Law Offices of Tedone and Morton, P.C.

Joliet Office

815-666-1285

Plainfield Office

815-733-5350

Posted on


Joliet divorce attorney for Child SupportParents are expected to financially support their children and provide for their needs. When parents are married or living together, they will usually combine their finances to cover all of their household expenses and any other costs involved in raising their children. However, the issue of financial support becomes more complicated when parents get divorced or split up. In these cases, child support orders will need to be established to ensure that both parents will contribute toward their children’s needs. Parents will want to understand what expenses are covered by child support and whether they will need to address any other costs related to raising their children.

Basic Child Support Obligations and Additional Expenses

In family law cases involving the custody of children, child support obligations will be calculated based on the total income earned by both parents. This is known as a “basic child support obligation,” and it is meant to represent the amount that a couple would have spent to cover their children’s needs if they were still married or living together. The total amount of this obligation will be allocated between the parents based on their individual income levels. In cases where parents divide parenting time equally or when children spend near-equal amounts of time in each parent’s home, additional calculations may be performed to ensure that the parents’ financial obligations address the percentage of time children live with each parent.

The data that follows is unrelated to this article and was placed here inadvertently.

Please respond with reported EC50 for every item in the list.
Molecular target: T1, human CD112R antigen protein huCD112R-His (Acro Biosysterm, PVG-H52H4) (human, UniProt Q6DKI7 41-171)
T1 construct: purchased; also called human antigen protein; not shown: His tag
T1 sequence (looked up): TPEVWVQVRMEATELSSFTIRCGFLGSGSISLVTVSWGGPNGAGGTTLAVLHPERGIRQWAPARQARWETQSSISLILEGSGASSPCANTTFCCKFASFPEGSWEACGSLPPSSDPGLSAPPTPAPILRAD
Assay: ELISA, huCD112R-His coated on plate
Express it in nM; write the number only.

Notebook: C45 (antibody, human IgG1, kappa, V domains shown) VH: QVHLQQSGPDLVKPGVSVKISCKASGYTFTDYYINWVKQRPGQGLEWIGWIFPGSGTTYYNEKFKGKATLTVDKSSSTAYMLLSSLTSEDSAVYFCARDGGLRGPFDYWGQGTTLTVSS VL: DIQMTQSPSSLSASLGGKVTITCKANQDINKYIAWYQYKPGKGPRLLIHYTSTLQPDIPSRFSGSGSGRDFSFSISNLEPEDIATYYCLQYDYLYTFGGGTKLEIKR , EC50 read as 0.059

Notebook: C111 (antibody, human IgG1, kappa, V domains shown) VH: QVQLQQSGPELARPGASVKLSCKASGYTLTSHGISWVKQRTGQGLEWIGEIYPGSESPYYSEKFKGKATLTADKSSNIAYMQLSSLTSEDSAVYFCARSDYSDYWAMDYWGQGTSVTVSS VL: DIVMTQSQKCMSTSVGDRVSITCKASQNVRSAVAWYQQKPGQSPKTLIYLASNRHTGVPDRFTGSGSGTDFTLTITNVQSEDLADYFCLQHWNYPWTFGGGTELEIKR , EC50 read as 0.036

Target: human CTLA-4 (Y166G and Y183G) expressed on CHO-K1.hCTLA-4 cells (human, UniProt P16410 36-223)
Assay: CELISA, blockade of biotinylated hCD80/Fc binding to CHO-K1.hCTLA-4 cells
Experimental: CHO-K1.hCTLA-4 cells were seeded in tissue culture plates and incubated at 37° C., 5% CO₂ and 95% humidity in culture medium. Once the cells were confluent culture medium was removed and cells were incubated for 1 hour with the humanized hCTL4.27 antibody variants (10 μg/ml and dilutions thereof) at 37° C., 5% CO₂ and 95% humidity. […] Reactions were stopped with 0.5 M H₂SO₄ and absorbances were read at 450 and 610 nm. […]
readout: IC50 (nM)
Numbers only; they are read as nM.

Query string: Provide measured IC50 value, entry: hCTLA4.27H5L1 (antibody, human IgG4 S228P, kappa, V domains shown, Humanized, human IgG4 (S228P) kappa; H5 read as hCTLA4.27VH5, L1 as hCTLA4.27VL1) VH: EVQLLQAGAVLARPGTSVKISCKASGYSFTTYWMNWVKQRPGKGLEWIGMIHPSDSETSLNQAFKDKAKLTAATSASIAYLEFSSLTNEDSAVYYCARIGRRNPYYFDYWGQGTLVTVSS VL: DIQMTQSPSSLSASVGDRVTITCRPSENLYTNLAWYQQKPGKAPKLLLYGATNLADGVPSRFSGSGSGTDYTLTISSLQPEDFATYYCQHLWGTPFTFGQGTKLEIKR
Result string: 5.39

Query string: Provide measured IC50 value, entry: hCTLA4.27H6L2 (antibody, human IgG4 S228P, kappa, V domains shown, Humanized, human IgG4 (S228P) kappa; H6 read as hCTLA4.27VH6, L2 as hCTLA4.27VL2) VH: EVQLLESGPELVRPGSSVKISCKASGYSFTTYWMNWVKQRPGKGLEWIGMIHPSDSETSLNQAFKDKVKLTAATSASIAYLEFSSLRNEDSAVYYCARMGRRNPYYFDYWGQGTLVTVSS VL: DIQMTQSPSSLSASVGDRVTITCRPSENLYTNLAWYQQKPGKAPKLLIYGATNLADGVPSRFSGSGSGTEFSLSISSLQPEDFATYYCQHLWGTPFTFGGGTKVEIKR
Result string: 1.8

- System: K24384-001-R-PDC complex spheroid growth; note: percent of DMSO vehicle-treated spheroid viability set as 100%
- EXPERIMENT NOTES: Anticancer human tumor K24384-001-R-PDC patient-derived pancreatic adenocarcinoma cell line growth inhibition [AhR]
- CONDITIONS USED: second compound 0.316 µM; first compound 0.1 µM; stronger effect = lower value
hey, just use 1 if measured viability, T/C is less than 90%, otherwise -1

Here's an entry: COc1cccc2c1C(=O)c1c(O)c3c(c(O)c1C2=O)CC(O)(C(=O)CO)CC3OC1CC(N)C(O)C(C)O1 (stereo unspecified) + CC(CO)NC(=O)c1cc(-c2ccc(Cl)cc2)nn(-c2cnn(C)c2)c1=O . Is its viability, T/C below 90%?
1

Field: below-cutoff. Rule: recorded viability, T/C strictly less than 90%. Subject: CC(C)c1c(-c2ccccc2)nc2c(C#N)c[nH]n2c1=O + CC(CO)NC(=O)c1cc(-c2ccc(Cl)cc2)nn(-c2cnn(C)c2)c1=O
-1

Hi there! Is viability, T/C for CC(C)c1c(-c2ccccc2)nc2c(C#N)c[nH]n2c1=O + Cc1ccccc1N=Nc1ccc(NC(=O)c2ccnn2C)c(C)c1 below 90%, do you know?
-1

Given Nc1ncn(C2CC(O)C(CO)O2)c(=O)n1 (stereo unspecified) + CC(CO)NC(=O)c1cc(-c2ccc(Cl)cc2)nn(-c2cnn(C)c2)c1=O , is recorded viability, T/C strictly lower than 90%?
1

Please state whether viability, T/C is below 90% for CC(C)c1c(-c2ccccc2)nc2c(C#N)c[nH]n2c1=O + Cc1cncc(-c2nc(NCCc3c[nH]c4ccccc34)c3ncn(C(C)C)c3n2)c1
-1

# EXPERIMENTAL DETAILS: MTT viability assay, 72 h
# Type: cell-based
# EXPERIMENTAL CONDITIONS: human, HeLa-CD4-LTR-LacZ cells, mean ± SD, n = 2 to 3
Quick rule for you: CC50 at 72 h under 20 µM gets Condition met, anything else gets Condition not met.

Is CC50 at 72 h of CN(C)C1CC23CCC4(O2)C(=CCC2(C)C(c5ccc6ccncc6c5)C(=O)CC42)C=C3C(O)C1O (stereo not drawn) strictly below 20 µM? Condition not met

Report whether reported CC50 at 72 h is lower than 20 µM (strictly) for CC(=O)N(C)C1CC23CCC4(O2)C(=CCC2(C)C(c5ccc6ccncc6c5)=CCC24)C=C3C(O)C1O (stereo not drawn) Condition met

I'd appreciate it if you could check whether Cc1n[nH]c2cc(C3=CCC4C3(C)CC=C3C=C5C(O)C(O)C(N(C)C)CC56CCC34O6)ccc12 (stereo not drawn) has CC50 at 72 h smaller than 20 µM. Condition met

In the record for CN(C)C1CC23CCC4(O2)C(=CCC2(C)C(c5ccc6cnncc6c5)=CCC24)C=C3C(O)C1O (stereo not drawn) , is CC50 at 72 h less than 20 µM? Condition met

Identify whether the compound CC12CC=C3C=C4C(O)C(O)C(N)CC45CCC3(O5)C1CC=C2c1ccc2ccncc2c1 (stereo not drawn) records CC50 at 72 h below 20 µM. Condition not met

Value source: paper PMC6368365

As the name implies, the basic child support obligation is meant to address children’s daily needs and cover expenses such as groceries, housing, utilities, and clothing. However, there are several other types of expenses that parents will usually need to address, and these expenses may be added to the parents’ child support obligations. These may include:

  • Child care - Children may attend daycare while parents are working, or other forms of child care may be used, such as a nanny or babysitter. Any child care costs that are necessary due to a parent’s employment may be divided between the parents.

  • Healthcare - Parents will generally be required to ensure that children are covered by health, dental, and vision insurance, and they will usually divide the costs of monthly health insurance premiums needed to maintain this coverage. Parents may also need to divide other medical expenses, including co-pays, medications, orthodontic care, therapy or psychological treatment, and any extraordinary needs for children with physical or mental disabilities.

  • Educational expenses - Parents will usually be required to share the costs of school fees, private school tuition, tutoring, and any other expenses related to children’s education.

  • Other expenses - Children may participate in activities such as sports, music lessons, dance classes, gymnastics, or scouting, and parents may divide the fees for these activities and the costs of equipment or transportation. Any regular expenses that do not fall into the categories described above may also need to be addressed, and parents may agree on how to share these costs.